Synopsis : FLAMIN’ HOT is the inspiring true story of Richard Montañez (Jesse Garcia) who as a Frito Lay janitor disrupted the food industry by channeling his Mexican American heritage to turn Flamin’ Hot Cheetos from a snack into an iconic global pop culture phenomenon.
- Rating: PG-13 (Some Strong Language|Brief Drug Material)
- Genre: Comedy, Drama, Biography
- Original Language: English
- Director: Eva Longoria
- Producer: Devon Franklin
- Writer: Linda Yvette, Lewis Colick
- Release Date (Theaters): Limited
- Release Date (Streaming):
- Distributor: Searchlight Pictures
Exclusive Interview with Actor Dennis Haysbert
Q: Did you eat hot Cheetos when you were growing up? Do you have a fond memory of eating hot Cheetos?
DH: I don’t have a real memory of it. I liked all snack foods at that time. So I would have eaten it. I enjoyed it because it was on set all the time. So, yes, but we couldn’t eat it while we were on set because you put the orange stuff on your tongue — [and the color stayed there].
Q: The makeup people must have hated that.
DH: I had to keep brushing my tongue. “All right Dennis, no more Cheetos.” But, it’s very good though I have a preference for regular Cheetos.
Q: You grew up, the eighth of nine children, and have lots of sisters and brothers just like Richard Montanez — the inventor of these Cheetos. How much did you relate to his childhood growing up?
DH: It was almost identical. I grew up next to the youngest so I have a lot of older brothers and sisters paving the way for me, fortunately or unfortunately. I was the only actor to come out of the household but I learned all that by watching the everyday antics of my older brothers and sisters. They’ve always all been very supportive — as was the same for Richard and his family. Of course, you always have one or two naysayers but that’s all part of the family.
Q: Did you get a chance to talk to Clarence C. Baker? How was the character developed?
DH: Yes, he actually existed. He did all the things they say he did in the movie. I did meet Richard Montanez and he gave me a lot of insight into Clarence and spoke of him lovingly. That did a lot for my heart. I really loved this guy because of all the problems that he had. Those things came out. Jesse’s character, Richard Montanez, was trying to ingratiate himself with him. He was very resistant at first until he realized that this was a good guy deserving of his help.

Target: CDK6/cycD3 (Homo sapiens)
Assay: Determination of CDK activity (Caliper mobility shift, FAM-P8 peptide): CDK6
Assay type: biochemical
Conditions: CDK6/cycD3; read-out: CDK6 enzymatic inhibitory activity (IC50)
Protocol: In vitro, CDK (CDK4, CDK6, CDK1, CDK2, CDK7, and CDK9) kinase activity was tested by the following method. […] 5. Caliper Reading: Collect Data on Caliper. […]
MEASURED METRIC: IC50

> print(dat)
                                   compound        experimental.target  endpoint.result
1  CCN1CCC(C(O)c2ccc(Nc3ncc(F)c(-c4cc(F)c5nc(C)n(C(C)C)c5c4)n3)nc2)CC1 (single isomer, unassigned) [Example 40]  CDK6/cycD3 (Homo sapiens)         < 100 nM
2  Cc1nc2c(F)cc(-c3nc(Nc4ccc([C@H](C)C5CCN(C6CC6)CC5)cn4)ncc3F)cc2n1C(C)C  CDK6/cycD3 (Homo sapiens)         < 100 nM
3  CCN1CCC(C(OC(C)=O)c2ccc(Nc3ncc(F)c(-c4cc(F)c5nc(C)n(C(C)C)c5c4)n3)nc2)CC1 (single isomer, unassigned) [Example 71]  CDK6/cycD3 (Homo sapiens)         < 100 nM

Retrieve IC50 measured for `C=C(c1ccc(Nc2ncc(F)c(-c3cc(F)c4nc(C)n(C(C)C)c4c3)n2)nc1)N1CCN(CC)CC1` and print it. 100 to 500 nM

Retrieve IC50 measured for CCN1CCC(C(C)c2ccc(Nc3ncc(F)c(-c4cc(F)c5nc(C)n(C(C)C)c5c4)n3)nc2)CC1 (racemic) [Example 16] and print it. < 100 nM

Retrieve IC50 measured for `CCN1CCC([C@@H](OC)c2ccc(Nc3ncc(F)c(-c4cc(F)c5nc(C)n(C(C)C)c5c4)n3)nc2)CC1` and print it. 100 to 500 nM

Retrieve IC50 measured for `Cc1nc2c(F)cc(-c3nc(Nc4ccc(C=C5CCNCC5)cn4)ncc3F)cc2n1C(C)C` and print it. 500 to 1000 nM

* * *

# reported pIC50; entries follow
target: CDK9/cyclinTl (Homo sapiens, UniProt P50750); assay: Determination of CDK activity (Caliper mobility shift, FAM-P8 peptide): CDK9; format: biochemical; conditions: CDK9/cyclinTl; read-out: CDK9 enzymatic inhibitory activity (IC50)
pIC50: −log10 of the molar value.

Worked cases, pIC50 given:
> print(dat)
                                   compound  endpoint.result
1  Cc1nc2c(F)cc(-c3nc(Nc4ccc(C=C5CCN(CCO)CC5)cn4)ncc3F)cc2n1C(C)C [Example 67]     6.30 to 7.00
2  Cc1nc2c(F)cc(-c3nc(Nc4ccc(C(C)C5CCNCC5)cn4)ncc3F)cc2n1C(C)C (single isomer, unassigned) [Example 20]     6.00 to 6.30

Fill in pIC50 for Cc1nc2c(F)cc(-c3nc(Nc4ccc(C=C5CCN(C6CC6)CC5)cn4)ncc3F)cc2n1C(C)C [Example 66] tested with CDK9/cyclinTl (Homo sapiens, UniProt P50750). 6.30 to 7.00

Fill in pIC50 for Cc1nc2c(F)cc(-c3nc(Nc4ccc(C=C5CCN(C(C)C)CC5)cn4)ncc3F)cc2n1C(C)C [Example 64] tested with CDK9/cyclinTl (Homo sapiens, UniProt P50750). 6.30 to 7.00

Q: What was the fascination with the bond between each other that fascinated you? They needed each other in a way and were also helping each other. They encourage each other, their vision and dreams. That’s a really strong bond there.
DH: What fascinated me about it was nobody believes that these two men from different cultures could come together like this. I always say, “No, that’s, that’s a misnomer.” I think that all people, if you understand, or you put yourself in a place to understand the other person, anything’s possible. You can become friends as we have and you find out that our cultures — even the Japanese culture — in black culture and Latin American culture, all of them, are similar because they’re all based on love, family and heart.
Q: You started your career in TV series during the ’70s. It’s really difficult to maintain your vision and dream like Richard did in this film. How do you maintain your vision and dreams no matter how many times you get beat down as an actor? You had success on a TV series like “24” playing President David Palmer. You had consistent work but you needed to keep working. How do you maintain your vision and dreams while still struggling?
DH: Life is a struggle. It was no stranger to me. I love what I do. With every job I grow and that’s the key — you’ve got to keep growing, changing, and evolving. If you don’t, you get stagnant and therefore, stop. There are so many roles to play and so many things I want to do. I can’t afford to stop.
Q: Director Eva Longoria really believed in this story and was very passionate about this project and film. What was it like collaborating with her on the set? She not only had a great directorial vision but, at the same time, has performed as an actor for a long time. She had to understand the acting perspective as well. Talk about the collaboration, working with her,
DH: Working with Eva was absolutely wonderful because she is such a good actor. She brought her abilities for acting to her ability to direct and that helped us discover and perpetuate what we wanted to do as actors. She gave us that freedom to discover who we were as characters. She directed with a very gentle hand, there was a lot of encouragement there but it comes down to love, love for what you do and for what you think that the actors can do to support the system that’s set up. She was the mom of the set, we’re all her children and she wanted the best out of all of this.
Q: There was a scene in the movie when the Flamin Hot snack wasn’t selling well, initially, and Clarence, your character, came up to the Richard character — played by Jesse Garcia — actually encouraging him to try it again and not give up. Talk about creating that dynamic scene with Jesse because it’s such a significant moment in his character’s life.
DH: We all hit a wall sometimes, that wall of doubt and insecurity and sometimes you need somebody to give you a push and say, “Hey, look, dude, you got it. All you have to do is get hit — it’s like a boxing match. You get knocked down, you get back up, you take your eight count standing and continue on.” Basically that’s what I was encouraging him to do and in so doing, because if he failed to keep going, Clarence would have failed. Things like that made me emotional. For some men, you have to step up. Basically, he’s telling himself to step up.
Q: That’s so true.
DH: If you don’t step up, you can’t step up. So, I’m giving it that push and fortunately it worked out.
Here’s the trailer of the film.